The public is invited to attend the event April 25 at the Ross Ragland Theater

The Klamath Basin community is invited to celebrate eight Klamath County School District staff who have been chosen for the district’s top honor this year – a Crystal Apple Award.

The district’s Crystal Apple awardees personify employees who go above and beyond for students. They will be recognized Tuesday, April 25 at KCSD’s annual Crystal Apple Awards Gala. The gala begins at 7 p.m. at the Ross Ragland Theater. Doors open at 6:30 p.m. Admission is free and the public is encouraged to attend. The Henley High School Advanced Chorale and the KCSD Elementary Ensemble will perform at the event.

Glen Szymoniak, superintendent of the Klamath County School District, said the Crystal Apple Awards represent a meaningful way to recognize and thank those who inspire and support students and coworkers.

“Throughout the district, staff members are dedicated to empowering all learners,” he said. “Their passion for positively shaping students’ futures inspires students to use their talents to improve their school and community.”

Following are the district’s 2023 Crystal Apple Awards winners:

Adriana Atwood

Paraprofessional, Peterson Elementary School

When Adriana Atwood isn’t helping Peterson Elementary School students with math and reading, she is translating for Spanish-speaking parents, operating a clothes closet, tutoring students after school, making cotton candy, and tracking laps for students participating in the before school Marathon Run Club.

Atwood’s work ethic and commitment to students doesn’t surprise Renee Criss. Criss, vice principal at Peterson Elementary, nominated Atwood for the school district’s Crystal Apple Award.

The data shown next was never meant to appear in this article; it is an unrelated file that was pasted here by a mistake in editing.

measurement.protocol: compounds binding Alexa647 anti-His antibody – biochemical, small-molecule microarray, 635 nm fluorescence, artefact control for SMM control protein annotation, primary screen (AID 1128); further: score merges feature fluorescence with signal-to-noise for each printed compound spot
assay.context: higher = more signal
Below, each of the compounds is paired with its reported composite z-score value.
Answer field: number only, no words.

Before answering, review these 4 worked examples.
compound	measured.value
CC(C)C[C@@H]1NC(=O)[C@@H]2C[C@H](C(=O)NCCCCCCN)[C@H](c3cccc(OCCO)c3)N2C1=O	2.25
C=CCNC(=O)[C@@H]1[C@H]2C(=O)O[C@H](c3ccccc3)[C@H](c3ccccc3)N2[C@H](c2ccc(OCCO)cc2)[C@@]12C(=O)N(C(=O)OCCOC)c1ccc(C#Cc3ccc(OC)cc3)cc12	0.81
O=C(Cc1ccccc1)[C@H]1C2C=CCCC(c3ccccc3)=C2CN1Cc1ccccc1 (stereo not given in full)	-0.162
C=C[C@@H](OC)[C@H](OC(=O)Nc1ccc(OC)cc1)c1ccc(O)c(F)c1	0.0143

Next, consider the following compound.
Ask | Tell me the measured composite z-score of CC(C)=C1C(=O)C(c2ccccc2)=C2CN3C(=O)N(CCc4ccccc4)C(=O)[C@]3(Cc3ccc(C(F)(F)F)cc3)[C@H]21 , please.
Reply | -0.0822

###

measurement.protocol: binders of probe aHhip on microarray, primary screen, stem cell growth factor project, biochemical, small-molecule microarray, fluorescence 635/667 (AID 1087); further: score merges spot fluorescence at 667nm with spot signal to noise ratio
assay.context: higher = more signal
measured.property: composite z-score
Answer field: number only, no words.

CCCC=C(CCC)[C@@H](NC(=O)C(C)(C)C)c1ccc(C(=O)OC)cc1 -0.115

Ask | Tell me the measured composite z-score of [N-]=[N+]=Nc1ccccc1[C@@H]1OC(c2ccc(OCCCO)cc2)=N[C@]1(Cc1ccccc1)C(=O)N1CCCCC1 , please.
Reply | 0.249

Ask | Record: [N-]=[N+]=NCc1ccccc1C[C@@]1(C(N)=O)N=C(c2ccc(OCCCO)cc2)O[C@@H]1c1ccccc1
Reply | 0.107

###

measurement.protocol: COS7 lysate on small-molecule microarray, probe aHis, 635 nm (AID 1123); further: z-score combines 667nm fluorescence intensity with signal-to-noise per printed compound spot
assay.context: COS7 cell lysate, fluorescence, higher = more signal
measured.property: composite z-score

“Anything that will improve Peterson Elementary and help our kids, she will do,” Criss said. “She will always look for and find ways to help students out academically and personally.”

Atwood works with all grades and is assigned to different classrooms based on student needs. She can be found sitting on the carpet with kindergarteners, helping them manipulate small blocks to learn subtraction, and then less than an hour later, she is tutoring fifth-graders in the hallway.

Rachel Belenfant

Kindergarten teacher, Chiloquin Elementary

Rachel Belenfant’s first day in a kindergarten classroom was six years ago. She was the teacher.

“I didn’t go to kindergarten,” she said. “My first day of teaching, I was so excited. Then I thought. “Oh, my word. I don’t know what kinders do.’ ”

She figured it out – quickly, and successfully. Today, Belenfant, a member of the school leadership committee, is on the district’s math adoption team and is a reading expert involved in English language arts (ELA) expert trainings. She also helps lead family engagement nights and is credited with bringing the Klamath language to the school.

In award nomination, Principal Rita Hepper and Vice Principal Janelle Emard write: “Rachel is an incredible teacher who has poured her heart and soul into the children at Chiloquin Elementary. … Every year her kids grow leaps and bounds. She does not hesitate to help, and every kid at our school loves her.”

Christopher Benjamin